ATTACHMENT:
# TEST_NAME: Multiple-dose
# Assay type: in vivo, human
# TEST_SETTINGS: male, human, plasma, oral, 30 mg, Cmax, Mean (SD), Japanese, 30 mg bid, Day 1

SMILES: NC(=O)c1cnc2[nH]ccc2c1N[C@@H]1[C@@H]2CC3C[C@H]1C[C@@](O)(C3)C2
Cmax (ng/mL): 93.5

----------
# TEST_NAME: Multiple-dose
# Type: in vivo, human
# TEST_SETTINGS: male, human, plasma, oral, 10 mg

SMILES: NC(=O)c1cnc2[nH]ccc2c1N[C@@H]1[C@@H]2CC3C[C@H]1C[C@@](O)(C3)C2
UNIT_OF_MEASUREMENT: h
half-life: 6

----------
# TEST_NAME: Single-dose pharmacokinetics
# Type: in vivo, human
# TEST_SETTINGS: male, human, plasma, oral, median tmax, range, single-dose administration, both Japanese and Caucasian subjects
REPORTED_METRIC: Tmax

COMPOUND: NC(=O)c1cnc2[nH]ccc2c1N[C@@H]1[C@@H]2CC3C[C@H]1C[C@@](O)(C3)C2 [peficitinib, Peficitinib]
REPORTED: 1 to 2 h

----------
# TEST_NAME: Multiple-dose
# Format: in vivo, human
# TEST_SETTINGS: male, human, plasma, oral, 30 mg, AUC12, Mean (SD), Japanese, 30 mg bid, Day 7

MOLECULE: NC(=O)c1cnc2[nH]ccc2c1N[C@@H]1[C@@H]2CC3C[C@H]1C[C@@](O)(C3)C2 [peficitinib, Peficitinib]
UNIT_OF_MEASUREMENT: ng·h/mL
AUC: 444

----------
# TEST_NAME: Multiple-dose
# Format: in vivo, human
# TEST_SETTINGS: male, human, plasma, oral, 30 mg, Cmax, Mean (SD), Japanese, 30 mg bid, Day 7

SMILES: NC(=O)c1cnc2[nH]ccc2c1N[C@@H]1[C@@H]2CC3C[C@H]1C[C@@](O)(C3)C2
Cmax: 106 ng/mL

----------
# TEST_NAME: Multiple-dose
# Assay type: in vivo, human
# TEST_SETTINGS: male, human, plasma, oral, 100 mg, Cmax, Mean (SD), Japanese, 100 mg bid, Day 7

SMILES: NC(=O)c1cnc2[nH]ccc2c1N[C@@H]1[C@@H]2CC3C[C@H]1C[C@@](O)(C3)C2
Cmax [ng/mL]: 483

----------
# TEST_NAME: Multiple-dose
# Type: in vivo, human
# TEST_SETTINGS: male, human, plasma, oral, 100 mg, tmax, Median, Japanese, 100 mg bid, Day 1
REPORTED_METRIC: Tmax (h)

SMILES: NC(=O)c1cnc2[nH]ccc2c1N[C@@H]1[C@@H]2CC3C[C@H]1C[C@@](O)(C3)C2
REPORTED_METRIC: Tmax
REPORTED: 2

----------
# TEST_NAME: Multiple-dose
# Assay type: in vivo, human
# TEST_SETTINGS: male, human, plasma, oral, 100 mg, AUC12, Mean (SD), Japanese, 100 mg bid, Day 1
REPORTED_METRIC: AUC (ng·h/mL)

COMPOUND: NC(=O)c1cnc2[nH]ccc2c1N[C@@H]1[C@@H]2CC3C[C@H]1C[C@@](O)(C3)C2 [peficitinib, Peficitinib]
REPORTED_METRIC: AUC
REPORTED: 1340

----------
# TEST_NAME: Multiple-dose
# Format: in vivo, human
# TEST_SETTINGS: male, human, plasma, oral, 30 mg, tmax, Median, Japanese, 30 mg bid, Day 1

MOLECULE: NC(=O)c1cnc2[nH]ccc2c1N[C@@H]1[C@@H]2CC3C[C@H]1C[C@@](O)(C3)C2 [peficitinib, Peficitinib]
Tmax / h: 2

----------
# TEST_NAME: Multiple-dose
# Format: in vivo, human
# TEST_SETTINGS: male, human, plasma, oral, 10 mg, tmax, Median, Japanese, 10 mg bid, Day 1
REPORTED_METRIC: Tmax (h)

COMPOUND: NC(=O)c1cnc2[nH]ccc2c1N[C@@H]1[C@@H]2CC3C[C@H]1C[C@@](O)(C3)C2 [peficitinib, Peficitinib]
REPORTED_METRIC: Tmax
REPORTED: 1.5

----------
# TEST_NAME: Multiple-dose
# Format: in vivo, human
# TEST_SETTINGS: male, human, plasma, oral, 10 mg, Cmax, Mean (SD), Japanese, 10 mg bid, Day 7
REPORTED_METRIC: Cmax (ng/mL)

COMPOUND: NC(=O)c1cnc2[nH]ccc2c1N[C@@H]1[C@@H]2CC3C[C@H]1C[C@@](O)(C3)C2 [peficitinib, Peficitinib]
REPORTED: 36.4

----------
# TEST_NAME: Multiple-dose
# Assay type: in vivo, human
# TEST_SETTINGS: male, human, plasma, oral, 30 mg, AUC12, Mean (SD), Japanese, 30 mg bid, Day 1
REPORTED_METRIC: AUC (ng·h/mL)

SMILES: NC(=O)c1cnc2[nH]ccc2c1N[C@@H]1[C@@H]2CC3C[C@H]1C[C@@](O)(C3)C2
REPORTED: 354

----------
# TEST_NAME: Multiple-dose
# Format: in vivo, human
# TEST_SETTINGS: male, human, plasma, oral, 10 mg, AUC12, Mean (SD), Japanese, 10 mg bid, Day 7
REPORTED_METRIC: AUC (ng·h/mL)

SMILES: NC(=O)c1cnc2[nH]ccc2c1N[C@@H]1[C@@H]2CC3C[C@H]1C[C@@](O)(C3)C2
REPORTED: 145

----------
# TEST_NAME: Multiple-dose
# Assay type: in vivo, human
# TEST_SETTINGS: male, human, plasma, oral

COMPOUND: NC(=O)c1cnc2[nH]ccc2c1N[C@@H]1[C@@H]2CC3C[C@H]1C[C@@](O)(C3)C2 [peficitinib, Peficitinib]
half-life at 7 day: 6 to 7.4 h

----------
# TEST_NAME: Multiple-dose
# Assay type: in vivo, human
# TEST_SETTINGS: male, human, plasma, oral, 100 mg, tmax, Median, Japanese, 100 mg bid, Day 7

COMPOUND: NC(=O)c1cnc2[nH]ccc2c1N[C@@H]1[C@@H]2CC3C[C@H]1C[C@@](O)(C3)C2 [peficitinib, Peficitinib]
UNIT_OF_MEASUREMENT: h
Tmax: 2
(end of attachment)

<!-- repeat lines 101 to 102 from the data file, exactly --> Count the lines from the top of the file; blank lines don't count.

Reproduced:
UNIT_OF_MEASUREMENT: h
Tmax: 2